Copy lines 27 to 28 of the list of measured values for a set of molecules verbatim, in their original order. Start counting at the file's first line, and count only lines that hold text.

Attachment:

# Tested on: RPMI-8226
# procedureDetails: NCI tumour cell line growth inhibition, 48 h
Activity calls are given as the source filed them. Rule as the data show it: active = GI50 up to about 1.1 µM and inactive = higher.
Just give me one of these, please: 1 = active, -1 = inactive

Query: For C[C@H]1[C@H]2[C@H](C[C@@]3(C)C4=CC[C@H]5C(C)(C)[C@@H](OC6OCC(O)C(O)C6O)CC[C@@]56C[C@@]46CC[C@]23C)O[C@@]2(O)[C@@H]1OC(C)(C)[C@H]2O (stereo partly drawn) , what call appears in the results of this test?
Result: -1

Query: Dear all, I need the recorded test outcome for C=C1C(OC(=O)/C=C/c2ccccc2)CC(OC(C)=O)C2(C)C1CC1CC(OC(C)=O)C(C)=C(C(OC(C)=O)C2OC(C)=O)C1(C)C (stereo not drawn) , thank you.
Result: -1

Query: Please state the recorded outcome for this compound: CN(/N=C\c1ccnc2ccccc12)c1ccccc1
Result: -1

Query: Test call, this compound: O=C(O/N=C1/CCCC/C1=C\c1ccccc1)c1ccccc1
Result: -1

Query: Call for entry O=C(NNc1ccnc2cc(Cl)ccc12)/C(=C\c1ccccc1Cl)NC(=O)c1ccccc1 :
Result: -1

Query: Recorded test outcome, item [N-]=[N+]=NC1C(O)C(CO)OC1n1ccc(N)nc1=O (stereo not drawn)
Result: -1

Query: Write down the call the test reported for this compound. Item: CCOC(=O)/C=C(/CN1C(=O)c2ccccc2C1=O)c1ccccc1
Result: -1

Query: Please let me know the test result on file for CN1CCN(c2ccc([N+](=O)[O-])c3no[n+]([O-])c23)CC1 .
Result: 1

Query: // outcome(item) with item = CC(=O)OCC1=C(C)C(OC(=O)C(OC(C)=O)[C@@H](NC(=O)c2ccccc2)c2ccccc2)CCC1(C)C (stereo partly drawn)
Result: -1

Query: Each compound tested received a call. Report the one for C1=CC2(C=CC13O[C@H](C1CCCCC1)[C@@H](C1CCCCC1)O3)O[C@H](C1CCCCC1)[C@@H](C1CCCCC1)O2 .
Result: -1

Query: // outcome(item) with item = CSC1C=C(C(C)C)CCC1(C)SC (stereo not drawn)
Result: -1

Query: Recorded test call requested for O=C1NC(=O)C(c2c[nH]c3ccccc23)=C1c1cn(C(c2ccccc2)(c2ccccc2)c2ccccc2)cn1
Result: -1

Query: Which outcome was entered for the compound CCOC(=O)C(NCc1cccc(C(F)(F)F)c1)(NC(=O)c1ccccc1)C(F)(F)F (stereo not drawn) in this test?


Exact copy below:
Query: Recorded test call requested for O=C1NC(=O)C(c2c[nH]c3ccccc23)=C1c1cn(C(c2ccccc2)(c2ccccc2)c2ccccc2)cn1
Result: -1